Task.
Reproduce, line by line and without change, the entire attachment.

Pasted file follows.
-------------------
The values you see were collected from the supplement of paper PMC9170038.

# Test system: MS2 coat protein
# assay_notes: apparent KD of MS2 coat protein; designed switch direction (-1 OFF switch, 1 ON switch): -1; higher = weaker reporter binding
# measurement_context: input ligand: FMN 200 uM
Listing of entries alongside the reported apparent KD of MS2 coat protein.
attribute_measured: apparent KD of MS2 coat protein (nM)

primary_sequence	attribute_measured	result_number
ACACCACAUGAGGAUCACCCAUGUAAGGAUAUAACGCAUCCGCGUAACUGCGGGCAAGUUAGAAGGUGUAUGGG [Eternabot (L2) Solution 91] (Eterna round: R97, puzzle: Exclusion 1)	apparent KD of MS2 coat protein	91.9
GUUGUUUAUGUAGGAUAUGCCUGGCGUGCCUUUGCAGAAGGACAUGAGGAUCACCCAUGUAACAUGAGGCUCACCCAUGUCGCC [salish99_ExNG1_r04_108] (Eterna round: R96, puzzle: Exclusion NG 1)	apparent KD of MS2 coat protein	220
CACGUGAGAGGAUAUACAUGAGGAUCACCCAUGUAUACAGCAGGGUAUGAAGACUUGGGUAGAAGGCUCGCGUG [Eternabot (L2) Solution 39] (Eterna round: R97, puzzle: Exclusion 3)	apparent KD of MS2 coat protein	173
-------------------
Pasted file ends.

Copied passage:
The values you see were collected from the supplement of paper PMC9170038.

# Test system: MS2 coat protein
# assay_notes: apparent KD of MS2 coat protein; designed switch direction (-1 OFF switch, 1 ON switch): -1; higher = weaker reporter binding
# measurement_context: input ligand: FMN 200 uM
Listing of entries alongside the reported apparent KD of MS2 coat protein.
attribute_measured: apparent KD of MS2 coat protein (nM)

primary_sequence	attribute_measured	result_number
ACACCACAUGAGGAUCACCCAUGUAAGGAUAUAACGCAUCCGCGUAACUGCGGGCAAGUUAGAAGGUGUAUGGG [Eternabot (L2) Solution 91] (Eterna round: R97, puzzle: Exclusion 1)	apparent KD of MS2 coat protein	91.9
GUUGUUUAUGUAGGAUAUGCCUGGCGUGCCUUUGCAGAAGGACAUGAGGAUCACCCAUGUAACAUGAGGCUCACCCAUGUCGCC [salish99_ExNG1_r04_108] (Eterna round: R96, puzzle: Exclusion NG 1)	apparent KD of MS2 coat protein	220
CACGUGAGAGGAUAUACAUGAGGAUCACCCAUGUAUACAGCAGGGUAUGAAGACUUGGGUAGAAGGCUCGCGUG [Eternabot (L2) Solution 39] (Eterna round: R97, puzzle: Exclusion 3)	apparent KD of MS2 coat protein	173